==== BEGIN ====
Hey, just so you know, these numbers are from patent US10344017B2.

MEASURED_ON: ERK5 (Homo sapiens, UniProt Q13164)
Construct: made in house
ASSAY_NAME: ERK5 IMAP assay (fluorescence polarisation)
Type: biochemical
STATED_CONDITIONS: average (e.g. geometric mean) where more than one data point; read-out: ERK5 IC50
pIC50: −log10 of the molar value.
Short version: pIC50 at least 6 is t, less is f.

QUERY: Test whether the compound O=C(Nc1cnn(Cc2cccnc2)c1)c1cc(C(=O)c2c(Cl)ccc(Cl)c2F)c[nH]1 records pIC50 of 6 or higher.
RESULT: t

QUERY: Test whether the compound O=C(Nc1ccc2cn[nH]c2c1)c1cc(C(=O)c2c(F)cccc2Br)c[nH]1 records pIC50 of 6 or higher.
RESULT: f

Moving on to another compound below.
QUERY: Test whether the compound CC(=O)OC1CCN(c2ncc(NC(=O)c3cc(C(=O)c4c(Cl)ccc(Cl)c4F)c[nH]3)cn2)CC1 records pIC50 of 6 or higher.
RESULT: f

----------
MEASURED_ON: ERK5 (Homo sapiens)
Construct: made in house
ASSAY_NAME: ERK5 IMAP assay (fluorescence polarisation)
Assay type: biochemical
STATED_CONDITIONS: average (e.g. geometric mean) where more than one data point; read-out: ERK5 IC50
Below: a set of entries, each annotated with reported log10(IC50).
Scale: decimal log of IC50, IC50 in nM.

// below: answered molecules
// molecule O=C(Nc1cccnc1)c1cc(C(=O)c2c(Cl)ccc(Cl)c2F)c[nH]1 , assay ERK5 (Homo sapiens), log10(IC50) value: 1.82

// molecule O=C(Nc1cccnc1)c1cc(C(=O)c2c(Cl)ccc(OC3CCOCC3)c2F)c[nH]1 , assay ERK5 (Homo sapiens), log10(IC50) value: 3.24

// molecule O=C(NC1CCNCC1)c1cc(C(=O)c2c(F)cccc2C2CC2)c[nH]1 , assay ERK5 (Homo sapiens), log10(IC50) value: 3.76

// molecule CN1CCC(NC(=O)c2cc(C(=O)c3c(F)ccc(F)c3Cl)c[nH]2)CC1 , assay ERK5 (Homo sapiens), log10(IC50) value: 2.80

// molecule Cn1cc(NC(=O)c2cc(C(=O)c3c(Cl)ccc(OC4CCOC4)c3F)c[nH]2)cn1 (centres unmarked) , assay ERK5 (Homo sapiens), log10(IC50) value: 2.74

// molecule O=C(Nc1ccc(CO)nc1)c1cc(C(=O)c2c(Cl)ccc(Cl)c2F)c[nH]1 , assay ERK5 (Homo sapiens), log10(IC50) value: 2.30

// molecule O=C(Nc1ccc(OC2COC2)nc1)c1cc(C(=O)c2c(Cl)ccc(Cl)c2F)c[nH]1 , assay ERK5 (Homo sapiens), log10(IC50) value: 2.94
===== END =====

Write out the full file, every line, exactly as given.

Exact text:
Hey, just so you know, these numbers are from patent US10344017B2.

MEASURED_ON: ERK5 (Homo sapiens, UniProt Q13164)
Construct: made in house
ASSAY_NAME: ERK5 IMAP assay (fluorescence polarisation)
Type: biochemical
STATED_CONDITIONS: average (e.g. geometric mean) where more than one data point; read-out: ERK5 IC50
pIC50: −log10 of the molar value.
Short version: pIC50 at least 6 is t, less is f.

QUERY: Test whether the compound O=C(Nc1cnn(Cc2cccnc2)c1)c1cc(C(=O)c2c(Cl)ccc(Cl)c2F)c[nH]1 records pIC50 of 6 or higher.
RESULT: t

QUERY: Test whether the compound O=C(Nc1ccc2cn[nH]c2c1)c1cc(C(=O)c2c(F)cccc2Br)c[nH]1 records pIC50 of 6 or higher.
RESULT: f

Moving on to another compound below.
QUERY: Test whether the compound CC(=O)OC1CCN(c2ncc(NC(=O)c3cc(C(=O)c4c(Cl)ccc(Cl)c4F)c[nH]3)cn2)CC1 records pIC50 of 6 or higher.
RESULT: f

----------
MEASURED_ON: ERK5 (Homo sapiens)
Construct: made in house
ASSAY_NAME: ERK5 IMAP assay (fluorescence polarisation)
Assay type: biochemical
STATED_CONDITIONS: average (e.g. geometric mean) where more than one data point; read-out: ERK5 IC50
Below: a set of entries, each annotated with reported log10(IC50).
Scale: decimal log of IC50, IC50 in nM.

// below: answered molecules
// molecule O=C(Nc1cccnc1)c1cc(C(=O)c2c(Cl)ccc(Cl)c2F)c[nH]1 , assay ERK5 (Homo sapiens), log10(IC50) value: 1.82

// molecule O=C(Nc1cccnc1)c1cc(C(=O)c2c(Cl)ccc(OC3CCOCC3)c2F)c[nH]1 , assay ERK5 (Homo sapiens), log10(IC50) value: 3.24

// molecule O=C(NC1CCNCC1)c1cc(C(=O)c2c(F)cccc2C2CC2)c[nH]1 , assay ERK5 (Homo sapiens), log10(IC50) value: 3.76

// molecule CN1CCC(NC(=O)c2cc(C(=O)c3c(F)ccc(F)c3Cl)c[nH]2)CC1 , assay ERK5 (Homo sapiens), log10(IC50) value: 2.80

// molecule Cn1cc(NC(=O)c2cc(C(=O)c3c(Cl)ccc(OC4CCOC4)c3F)c[nH]2)cn1 (centres unmarked) , assay ERK5 (Homo sapiens), log10(IC50) value: 2.74

// molecule O=C(Nc1ccc(CO)nc1)c1cc(C(=O)c2c(Cl)ccc(Cl)c2F)c[nH]1 , assay ERK5 (Homo sapiens), log10(IC50) value: 2.30

// molecule O=C(Nc1ccc(OC2COC2)nc1)c1cc(C(=O)c2c(Cl)ccc(Cl)c2F)c[nH]1 , assay ERK5 (Homo sapiens), log10(IC50) value: 2.94